Kate Daisy Grant with Nick Pynn

There is a saying in Hollywood that the gun you see in the first scene will go off in the third. In this performance by Kate Daisy Grant, with her soon-to-be-husband, Nick Pynn, it was the toy birdcage that was the gun on the table. Just one amongst a quirky range of instruments also including a toy ballerina, this avian accessory brought smiles. But could Grant avoid it becoming overly twee?

The location initially didn’t promise much, a small candlelit room on the third floor of a language centre that could only fit two dozen people. Yet Grant, dressed in a feathery top with a large bright bow, was unfazed,constantly chatting to the audience while preparing the cramped environment, introducing and explaining each song. Her voice was accomplished, plaintive and expressive by turns. The lyrics at their best, accompanied by jaunty piano chords, sounded like a minimalist fairytale with an extra bite - ‘Once upon a time there was a girl in the attic/ Befriended by an angel in the body of Elvis’ opens the catchy ‘Balls of Steel’. At times though, such as the sluggish ‘Roadblock’ they became impenetrable, and confusing.

It is Grant’s versatility that provides the greatest entertainment, moving from piano to cymbal to electroharp, supported by electronic loops. Her songs throw idea after idea at the listener while Pynn brings steady support with a whispering violin and confident drum beats - those who thought wine glasses could only be played as a drunken after-dinner trick will be impressed by how Pynn pulls it off with aplomb. When the toy birdcage was stylishly put to use as well, the only shame was that the ballerina didn’t feature due to preview jitters.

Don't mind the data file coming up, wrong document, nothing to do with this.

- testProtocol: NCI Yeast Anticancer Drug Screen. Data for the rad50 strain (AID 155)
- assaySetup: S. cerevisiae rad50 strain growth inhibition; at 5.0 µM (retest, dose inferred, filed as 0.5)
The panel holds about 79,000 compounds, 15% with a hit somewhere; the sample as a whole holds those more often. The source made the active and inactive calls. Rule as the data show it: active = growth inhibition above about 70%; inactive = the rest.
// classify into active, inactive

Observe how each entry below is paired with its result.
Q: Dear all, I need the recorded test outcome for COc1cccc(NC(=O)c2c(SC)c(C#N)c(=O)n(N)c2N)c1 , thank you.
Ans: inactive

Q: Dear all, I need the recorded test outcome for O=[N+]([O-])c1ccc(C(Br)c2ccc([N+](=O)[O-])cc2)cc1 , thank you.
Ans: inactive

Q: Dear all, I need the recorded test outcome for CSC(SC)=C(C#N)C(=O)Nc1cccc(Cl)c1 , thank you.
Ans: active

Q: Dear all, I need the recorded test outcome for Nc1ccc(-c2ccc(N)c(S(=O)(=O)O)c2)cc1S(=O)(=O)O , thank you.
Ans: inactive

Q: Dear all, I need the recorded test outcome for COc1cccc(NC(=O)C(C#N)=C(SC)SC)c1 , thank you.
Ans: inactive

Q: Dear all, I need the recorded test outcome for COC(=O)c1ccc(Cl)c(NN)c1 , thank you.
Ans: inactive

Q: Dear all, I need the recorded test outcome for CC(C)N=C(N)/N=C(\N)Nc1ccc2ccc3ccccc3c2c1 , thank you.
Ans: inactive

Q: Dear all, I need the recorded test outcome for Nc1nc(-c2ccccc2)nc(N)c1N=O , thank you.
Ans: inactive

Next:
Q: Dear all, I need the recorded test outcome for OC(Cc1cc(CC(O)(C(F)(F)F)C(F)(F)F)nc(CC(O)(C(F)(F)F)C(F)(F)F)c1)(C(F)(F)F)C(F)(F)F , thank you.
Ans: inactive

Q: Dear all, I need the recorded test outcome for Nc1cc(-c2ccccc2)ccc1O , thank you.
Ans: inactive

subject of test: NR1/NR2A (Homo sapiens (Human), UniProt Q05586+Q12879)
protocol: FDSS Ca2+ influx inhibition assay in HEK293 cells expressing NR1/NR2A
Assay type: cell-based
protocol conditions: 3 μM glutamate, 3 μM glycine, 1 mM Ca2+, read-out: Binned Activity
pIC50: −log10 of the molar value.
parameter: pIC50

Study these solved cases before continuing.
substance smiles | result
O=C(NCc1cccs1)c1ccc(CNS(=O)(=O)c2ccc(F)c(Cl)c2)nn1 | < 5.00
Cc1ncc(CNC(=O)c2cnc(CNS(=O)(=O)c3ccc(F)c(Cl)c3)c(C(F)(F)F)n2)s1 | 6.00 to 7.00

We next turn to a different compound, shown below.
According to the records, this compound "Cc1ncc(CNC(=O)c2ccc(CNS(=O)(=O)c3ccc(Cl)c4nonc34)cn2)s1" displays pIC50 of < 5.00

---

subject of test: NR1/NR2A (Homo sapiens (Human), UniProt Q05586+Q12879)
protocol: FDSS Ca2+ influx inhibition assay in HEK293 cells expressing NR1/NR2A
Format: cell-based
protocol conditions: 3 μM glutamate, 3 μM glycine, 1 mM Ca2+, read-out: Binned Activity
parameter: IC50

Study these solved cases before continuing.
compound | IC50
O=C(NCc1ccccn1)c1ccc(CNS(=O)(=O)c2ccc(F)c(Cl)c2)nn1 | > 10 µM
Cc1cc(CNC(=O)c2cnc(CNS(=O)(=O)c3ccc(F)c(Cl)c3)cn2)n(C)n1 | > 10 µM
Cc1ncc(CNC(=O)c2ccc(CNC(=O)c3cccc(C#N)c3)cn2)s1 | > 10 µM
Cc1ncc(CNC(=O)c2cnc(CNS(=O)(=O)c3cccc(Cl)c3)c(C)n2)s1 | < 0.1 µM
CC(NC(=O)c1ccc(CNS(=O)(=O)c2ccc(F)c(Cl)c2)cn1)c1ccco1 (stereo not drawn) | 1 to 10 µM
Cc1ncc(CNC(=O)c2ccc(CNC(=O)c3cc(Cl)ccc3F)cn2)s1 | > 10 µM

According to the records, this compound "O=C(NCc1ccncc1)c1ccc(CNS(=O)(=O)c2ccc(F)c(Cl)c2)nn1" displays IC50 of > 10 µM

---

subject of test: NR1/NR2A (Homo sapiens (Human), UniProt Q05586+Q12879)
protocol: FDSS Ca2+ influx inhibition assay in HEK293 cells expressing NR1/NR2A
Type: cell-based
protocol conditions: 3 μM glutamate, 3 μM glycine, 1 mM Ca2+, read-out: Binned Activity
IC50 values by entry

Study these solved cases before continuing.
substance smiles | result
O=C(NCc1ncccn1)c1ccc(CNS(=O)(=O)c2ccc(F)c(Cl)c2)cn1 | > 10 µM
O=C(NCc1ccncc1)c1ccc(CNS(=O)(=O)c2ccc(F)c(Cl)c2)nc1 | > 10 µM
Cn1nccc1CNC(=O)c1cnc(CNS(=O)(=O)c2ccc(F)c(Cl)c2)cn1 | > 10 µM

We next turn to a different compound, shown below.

The performance was restricted but by the venue rather than the musicians. When Grant’s vocals wanted to soar, they were limited by the acoustics; her reimagining of a Wilfred Owen poem would, in a larger environment, have been a tour de force.

For fans of quirky indie-pop in the Yann Tiersen mould, or of intimate and unusual shows, then it’s worth putting up with this constraining environment to hear something truly off the beaten track.

The Blurb

Kate Daisy Grant brings her enchanting toy-folk-pop to the Fringe, joined by multi-instrumentalist Nick Pynn. 'Fresh, engaging and gorgeous' (Tom Robinson, 6 Music). 'Mesmerising, with fearless creativity' (Clash). 'Bombastic and beautiful music' **** (ThreeWeeks).